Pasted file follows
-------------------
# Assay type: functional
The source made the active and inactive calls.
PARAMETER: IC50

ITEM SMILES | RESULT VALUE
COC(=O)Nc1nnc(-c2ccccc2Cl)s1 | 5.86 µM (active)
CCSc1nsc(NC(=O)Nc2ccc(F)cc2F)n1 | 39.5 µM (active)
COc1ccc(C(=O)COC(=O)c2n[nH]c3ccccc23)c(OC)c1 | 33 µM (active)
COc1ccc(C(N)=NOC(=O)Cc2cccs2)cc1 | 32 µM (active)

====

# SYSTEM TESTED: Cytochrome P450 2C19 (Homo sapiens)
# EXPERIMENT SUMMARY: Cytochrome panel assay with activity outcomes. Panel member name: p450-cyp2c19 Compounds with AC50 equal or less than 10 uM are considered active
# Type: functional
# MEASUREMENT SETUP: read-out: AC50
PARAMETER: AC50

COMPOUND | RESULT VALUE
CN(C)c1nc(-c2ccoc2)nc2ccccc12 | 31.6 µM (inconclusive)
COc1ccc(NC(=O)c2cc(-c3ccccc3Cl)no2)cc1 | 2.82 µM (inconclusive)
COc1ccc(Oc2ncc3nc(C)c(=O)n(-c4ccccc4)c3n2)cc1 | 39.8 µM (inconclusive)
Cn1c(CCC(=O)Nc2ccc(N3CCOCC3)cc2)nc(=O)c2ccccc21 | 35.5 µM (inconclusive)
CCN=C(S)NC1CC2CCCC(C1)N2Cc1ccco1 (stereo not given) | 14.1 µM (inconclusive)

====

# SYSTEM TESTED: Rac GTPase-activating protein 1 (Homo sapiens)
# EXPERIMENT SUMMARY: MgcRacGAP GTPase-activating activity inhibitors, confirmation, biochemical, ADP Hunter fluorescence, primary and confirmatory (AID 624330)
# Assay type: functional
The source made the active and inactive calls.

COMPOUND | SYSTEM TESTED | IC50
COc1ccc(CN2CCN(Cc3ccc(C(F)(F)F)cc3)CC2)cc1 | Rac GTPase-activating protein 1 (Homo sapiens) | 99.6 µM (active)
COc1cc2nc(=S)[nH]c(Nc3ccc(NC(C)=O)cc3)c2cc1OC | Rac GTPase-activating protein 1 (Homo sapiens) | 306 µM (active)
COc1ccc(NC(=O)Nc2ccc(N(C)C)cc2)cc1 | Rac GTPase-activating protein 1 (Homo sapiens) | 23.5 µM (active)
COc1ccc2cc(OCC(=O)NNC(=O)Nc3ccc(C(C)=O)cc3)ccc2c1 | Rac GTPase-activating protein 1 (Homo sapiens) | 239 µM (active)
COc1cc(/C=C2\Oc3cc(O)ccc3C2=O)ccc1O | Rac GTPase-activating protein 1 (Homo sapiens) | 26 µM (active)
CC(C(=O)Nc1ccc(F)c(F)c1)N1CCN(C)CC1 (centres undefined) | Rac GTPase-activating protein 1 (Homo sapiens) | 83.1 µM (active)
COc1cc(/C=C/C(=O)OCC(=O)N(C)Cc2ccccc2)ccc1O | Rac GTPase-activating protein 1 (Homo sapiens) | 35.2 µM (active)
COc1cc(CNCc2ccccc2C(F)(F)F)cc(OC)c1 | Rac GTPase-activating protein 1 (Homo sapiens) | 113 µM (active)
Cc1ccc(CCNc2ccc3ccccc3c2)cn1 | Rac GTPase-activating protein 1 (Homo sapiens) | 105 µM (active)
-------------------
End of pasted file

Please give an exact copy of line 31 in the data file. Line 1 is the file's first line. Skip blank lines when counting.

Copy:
COc1cc(/C=C2\Oc3cc(O)ccc3C2=O)ccc1O | Rac GTPase-activating protein 1 (Homo sapiens) | 26 µM (active)